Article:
March 31, 2011It’s the last day of lobster season and Gary’s birthday. It’s funny how things work out so perfectly sometimes. To celebrate, Kris and I went out on a dingy adventure with Gary to some shallow waters nearby. We were prepared for conch and possible lobstering with the snorkel gear, lobster spear, and hatchet. None of us expected too much, perhaps just a few conch, but the sun was shining and the water was clear and colorful. It was a beautiful day.
While scouring the rocks for conch, Kris discovered lobster antennae poking out from underneath an overhang. Gary immediate began trying to catch them with his bare hands, with no success. He and Kris let the waters still and the lobster calm down and went to fetch the lobstering gear. Gary then proceeded to lobster to his heart’s content. He caught a nicely sized lobster near where we had first spotted them. The caught a second one in the same spot, but not without a struggle.
Gary got his arm stuck in the rock opening, and the tide was rising. Quick thinking and resourcefulness in his and Kris’ part saved Gary. He and Kris chiseled the rock from under Gary’s arm using a metal poll found in the rocks and the hatchet as a hammer. I kept watch over the situation, trying not to think of the famous Aaron Lee Ralston who had to amputate his hand to free himself from a fallen boulder. Luckily Gary had Kris and I with him, soft coral rock, and sharp minds.After the unnerving experience, Gary went right back to enjoying his birthday. He caught more lobster. The third of the day was a huge monster, the largest we had seen yet. He was about 2ft in length, not including the antennae. I saw him swim right by my head while I was snorkeling in the shallow channel. He was amazingly graceful and fast, but not fast enough. Gary had speared him in the side and he came shooting out of his protected hole. The injury slowed him down, and Gary was able to capture him.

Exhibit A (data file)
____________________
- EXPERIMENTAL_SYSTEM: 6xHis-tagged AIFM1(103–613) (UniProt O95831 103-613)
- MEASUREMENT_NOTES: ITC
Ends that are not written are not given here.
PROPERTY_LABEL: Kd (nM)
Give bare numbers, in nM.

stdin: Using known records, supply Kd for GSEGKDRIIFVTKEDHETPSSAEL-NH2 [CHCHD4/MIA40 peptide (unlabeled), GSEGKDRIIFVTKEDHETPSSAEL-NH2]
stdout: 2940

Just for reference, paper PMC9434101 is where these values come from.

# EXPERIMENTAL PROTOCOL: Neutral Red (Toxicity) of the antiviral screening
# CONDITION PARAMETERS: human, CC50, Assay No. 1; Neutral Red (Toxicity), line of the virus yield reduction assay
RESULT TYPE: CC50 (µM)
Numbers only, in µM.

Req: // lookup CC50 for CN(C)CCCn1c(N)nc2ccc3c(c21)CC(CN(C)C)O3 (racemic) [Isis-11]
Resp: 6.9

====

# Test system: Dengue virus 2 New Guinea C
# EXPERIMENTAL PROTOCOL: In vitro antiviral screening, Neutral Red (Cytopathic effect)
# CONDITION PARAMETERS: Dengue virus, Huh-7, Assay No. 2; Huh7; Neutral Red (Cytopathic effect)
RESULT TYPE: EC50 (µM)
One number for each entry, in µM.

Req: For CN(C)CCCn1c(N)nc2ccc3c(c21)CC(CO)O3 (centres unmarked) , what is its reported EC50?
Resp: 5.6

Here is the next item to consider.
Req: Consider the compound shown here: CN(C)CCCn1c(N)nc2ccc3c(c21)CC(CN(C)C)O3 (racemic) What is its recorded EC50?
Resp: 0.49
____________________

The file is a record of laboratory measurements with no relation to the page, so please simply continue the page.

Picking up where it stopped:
Kris and I enjoyed a nice swim in the small channel while Gary hunted lobster. There was a wide array of tiny tropical fish,colorful corals and anemones, sea slugs, sea cucumbers, and a larger pink colored “ghost fish”, whose large black eyes warranted his nick name. There were sea urchins as well, lurking under the rocks, so we stayed wary of our surroundings.The catch at the end of the day totaled thus: 4 lobster (more like 5 with the giant monster), and 9 good sized conch. We will be feasting on sea food for many days!
It was a superb end to the lobster season, and a wonderful birthday for Gary. Who could have asked for more? Beautiful snorkeling, good conching, an epic lobster hunt, and small battle for survival. All in all, a good day I’d say.
Now that was a crazy, harrowing story – could it be that the big guy was holding onto Gary’s arm under that rock?
No, the lobster had escaped. The spiny lobsters here don’t have claws, and so they cannot really hold onto you. However, he was so difficult to get out because the spines all over his body are curved forward, so the spines lock into the rock and make him more difficult to remove.
Also, Gary learned later that he probably should not have been reaching into the holes. Moray eels live in some of these holes and it one of those gets a hold of your hand, you might as well kiss that hand goodbye!